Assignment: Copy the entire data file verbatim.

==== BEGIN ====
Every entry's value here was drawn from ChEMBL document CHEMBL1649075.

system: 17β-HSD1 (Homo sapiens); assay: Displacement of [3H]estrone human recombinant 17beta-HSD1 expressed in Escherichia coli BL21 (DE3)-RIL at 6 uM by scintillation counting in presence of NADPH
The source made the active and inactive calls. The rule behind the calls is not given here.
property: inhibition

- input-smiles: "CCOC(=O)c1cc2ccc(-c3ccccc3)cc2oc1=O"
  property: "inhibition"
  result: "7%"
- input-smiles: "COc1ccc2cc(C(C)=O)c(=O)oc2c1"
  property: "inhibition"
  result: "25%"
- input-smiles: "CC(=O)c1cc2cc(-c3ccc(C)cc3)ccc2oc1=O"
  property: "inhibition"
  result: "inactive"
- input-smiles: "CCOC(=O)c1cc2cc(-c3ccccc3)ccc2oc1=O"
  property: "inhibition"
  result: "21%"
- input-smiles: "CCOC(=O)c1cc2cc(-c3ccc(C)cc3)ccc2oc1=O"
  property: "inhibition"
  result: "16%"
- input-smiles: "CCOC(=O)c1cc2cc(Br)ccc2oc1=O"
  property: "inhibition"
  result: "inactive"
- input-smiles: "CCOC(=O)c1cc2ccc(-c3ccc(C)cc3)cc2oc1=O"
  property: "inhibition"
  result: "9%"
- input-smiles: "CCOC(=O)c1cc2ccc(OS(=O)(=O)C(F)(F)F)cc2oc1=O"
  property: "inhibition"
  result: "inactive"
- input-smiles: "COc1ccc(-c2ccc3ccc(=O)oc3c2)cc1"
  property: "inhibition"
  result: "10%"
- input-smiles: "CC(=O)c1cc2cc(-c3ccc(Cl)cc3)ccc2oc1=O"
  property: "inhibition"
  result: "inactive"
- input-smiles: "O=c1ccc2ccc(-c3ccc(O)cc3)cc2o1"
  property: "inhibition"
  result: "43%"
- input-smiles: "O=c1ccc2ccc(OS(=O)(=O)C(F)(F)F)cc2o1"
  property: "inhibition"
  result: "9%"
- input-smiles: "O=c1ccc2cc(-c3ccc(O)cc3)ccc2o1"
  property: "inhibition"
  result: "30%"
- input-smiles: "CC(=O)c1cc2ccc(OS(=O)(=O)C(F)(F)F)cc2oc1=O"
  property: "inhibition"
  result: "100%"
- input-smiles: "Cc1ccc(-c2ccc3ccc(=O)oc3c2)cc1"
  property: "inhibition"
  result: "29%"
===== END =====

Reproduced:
Every entry's value here was drawn from ChEMBL document CHEMBL1649075.

system: 17β-HSD1 (Homo sapiens); assay: Displacement of [3H]estrone human recombinant 17beta-HSD1 expressed in Escherichia coli BL21 (DE3)-RIL at 6 uM by scintillation counting in presence of NADPH
The source made the active and inactive calls. The rule behind the calls is not given here.
property: inhibition

- input-smiles: "CCOC(=O)c1cc2ccc(-c3ccccc3)cc2oc1=O"
  property: "inhibition"
  result: "7%"
- input-smiles: "COc1ccc2cc(C(C)=O)c(=O)oc2c1"
  property: "inhibition"
  result: "25%"
- input-smiles: "CC(=O)c1cc2cc(-c3ccc(C)cc3)ccc2oc1=O"
  property: "inhibition"
  result: "inactive"
- input-smiles: "CCOC(=O)c1cc2cc(-c3ccccc3)ccc2oc1=O"
  property: "inhibition"
  result: "21%"
- input-smiles: "CCOC(=O)c1cc2cc(-c3ccc(C)cc3)ccc2oc1=O"
  property: "inhibition"
  result: "16%"
- input-smiles: "CCOC(=O)c1cc2cc(Br)ccc2oc1=O"
  property: "inhibition"
  result: "inactive"
- input-smiles: "CCOC(=O)c1cc2ccc(-c3ccc(C)cc3)cc2oc1=O"
  property: "inhibition"
  result: "9%"
- input-smiles: "CCOC(=O)c1cc2ccc(OS(=O)(=O)C(F)(F)F)cc2oc1=O"
  property: "inhibition"
  result: "inactive"
- input-smiles: "COc1ccc(-c2ccc3ccc(=O)oc3c2)cc1"
  property: "inhibition"
  result: "10%"
- input-smiles: "CC(=O)c1cc2cc(-c3ccc(Cl)cc3)ccc2oc1=O"
  property: "inhibition"
  result: "inactive"
- input-smiles: "O=c1ccc2ccc(-c3ccc(O)cc3)cc2o1"
  property: "inhibition"
  result: "43%"
- input-smiles: "O=c1ccc2ccc(OS(=O)(=O)C(F)(F)F)cc2o1"
  property: "inhibition"
  result: "9%"
- input-smiles: "O=c1ccc2cc(-c3ccc(O)cc3)ccc2o1"
  property: "inhibition"
  result: "30%"
- input-smiles: "CC(=O)c1cc2ccc(OS(=O)(=O)C(F)(F)F)cc2oc1=O"
  property: "inhibition"
  result: "100%"
- input-smiles: "Cc1ccc(-c2ccc3ccc(=O)oc3c2)cc1"
  property: "inhibition"
  result: "29%"